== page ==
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Do Institutions Own Shanghai Fudan Microelectronics Group Company Limited (HKG:1385) Shares?

Simply Wall St

The big shareholder groups in Shanghai Fudan Microelectronics Group Company Limited (HKG:1385) have power over the company. Institutions often own shares in more established companies, while it's not unusual to see insiders own a fair bit of smaller companies. Companies that used to be publicly owned tend to have lower insider ownership.

Shanghai Fudan Microelectronics Group is a smaller company with a market capitalization of HK$4.1b, so it may still be flying under the radar of many institutional investors. In the chart below below, we can see that institutions own shares in the company. Let's take a closer look to see what the different types of shareholder can tell us about 1385.

Check out our latest analysis for Shanghai Fudan Microelectronics Group

SEHK:1385 Ownership Summary, November 4th 2019

What Does The Institutional Ownership Tell Us About Shanghai Fudan Microelectronics Group?

Institutions typically measure themselves against a benchmark when reporting to their own investors, so they often become more enthusiastic about a stock once it's included in a major index. We would expect most companies to have some institutions on the register, especially if they are growing.

Shanghai Fudan Microelectronics Group already has institutions on the share registry. Indeed, they own 6.9% of the company. This implies the analysts working for those institutions have looked at the stock and they like it. But just like anyone else, they could be wrong. If multiple institutions change their view on a stock at the same time, you could see the share price drop fast. It's therefore worth looking at Shanghai Fudan Microelectronics Group's earnings history, below. Of course, the future is what really matters.

SEHK:1385 Income Statement, November 4th 2019

Hedge funds don't have many shares in Shanghai Fudan Microelectronics Group. As far I can tell there isn't analyst coverage of the company, so it is probably flying under the radar.

Insider Ownership Of Shanghai Fudan Microelectronics Group

The definition of an insider can differ slightly between different countries, but members of the board of directors always count. The company management answer to the board; and the latter should represent the interests of shareholders. Notably, sometimes top-level managers are on the board, themselves.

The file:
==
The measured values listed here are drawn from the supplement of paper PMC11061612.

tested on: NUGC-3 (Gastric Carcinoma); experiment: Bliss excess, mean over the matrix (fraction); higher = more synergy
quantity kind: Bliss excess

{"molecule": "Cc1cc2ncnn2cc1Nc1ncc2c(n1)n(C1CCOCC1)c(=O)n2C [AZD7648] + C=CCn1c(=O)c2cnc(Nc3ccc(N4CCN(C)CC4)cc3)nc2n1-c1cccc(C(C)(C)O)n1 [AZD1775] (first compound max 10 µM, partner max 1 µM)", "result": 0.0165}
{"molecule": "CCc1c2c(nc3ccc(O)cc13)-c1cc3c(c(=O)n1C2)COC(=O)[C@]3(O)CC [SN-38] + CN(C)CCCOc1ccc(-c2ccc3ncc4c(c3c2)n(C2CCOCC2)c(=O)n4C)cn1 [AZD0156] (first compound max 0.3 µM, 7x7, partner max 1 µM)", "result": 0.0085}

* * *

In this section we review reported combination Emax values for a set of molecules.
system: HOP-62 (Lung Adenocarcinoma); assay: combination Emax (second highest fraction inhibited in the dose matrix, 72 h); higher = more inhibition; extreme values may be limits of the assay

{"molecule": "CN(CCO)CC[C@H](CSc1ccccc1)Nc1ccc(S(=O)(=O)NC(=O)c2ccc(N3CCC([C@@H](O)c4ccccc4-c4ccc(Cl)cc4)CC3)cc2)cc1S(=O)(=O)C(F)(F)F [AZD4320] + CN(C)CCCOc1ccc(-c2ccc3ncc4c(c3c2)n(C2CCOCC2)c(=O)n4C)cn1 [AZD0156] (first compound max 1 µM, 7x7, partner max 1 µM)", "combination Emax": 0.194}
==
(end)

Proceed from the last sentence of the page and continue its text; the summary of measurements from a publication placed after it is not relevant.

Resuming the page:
I generally consider insider ownership to be a good thing. However, on some occasions it makes it more difficult for other shareholders to hold the board accountable for decisions.

Our most recent data indicates that insiders own some shares in Shanghai Fudan Microelectronics Group Company Limited. In their own names, insiders own HK$85m worth of stock in the HK$4.1b company. It is good to see some investment by insiders, but it might be worth checking if those insiders have been buying.

General Public Ownership

The general public, with a 41% stake in the company, will not easily be ignored. While this group can't necessarily call the shots, it can certainly have a real influence on how the company is run.

Private Company Ownership

We can see that Private Companies own 50%, of the shares on issue. Private companies may be related parties. Sometimes insiders have an interest in a public company through a holding in a private company, rather than in their own capacity as an individual. While it's hard to draw any broad stroke conclusions, it is worth noting as an area for further research.

Next Steps:

While it is well worth considering the different groups that own a company, there are other factors that are even more important.

Many find it useful to take an in depth look at how a company has performed in the past. You can access this detailed graph of past earnings, revenue and cash flow.

Of course this may not be the best stock to buy. Therefore, you may wish to see our free collection of interesting prospects boasting favorable financials.

NB: Figures in this article are calculated using data from the last twelve months, which refer to the 12-month period ending on the last date of the month the financial statement is dated. This may not be consistent with full year annual report figures.

We aim to bring you long-term focused research analysis driven by fundamental data. Note that our analysis may not factor in the latest price-sensitive company announcements or qualitative material.

If you spot an error that warrants correction, please contact the editor at editorial-team@simplywallst.com. This article by Simply Wall St is general in nature. It does not constitute a recommendation to buy or sell any stock, and does not take account of your objectives, or your financial situation. Simply Wall St has no position in the stocks mentioned. Thank you for reading.